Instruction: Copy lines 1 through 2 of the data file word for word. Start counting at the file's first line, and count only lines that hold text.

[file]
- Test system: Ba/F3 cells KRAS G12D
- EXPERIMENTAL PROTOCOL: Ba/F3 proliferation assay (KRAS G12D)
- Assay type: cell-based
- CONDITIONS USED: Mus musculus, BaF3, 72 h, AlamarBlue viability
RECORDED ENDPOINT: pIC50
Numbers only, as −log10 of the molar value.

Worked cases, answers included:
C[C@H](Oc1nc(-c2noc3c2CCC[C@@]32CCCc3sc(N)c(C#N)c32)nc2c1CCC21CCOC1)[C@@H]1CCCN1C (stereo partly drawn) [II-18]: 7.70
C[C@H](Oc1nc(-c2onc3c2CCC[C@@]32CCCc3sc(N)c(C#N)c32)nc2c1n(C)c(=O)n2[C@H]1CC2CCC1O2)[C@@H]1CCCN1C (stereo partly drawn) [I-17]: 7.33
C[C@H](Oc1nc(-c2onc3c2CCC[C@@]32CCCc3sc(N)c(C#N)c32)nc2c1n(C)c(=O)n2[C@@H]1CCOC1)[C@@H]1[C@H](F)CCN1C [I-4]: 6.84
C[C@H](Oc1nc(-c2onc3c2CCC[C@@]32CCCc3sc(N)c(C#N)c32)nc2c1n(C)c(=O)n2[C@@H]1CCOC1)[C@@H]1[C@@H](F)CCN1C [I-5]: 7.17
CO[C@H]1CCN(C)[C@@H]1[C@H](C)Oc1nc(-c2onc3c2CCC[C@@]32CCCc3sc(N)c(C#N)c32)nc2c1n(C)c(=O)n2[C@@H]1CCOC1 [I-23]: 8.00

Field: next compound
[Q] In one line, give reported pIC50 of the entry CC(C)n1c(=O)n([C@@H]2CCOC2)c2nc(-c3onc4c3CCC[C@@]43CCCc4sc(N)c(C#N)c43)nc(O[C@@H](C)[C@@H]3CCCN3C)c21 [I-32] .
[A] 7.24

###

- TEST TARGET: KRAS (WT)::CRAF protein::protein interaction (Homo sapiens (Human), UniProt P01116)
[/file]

- Test system: Ba/F3 cells KRAS G12D
- EXPERIMENTAL PROTOCOL: Ba/F3 proliferation assay (KRAS G12D)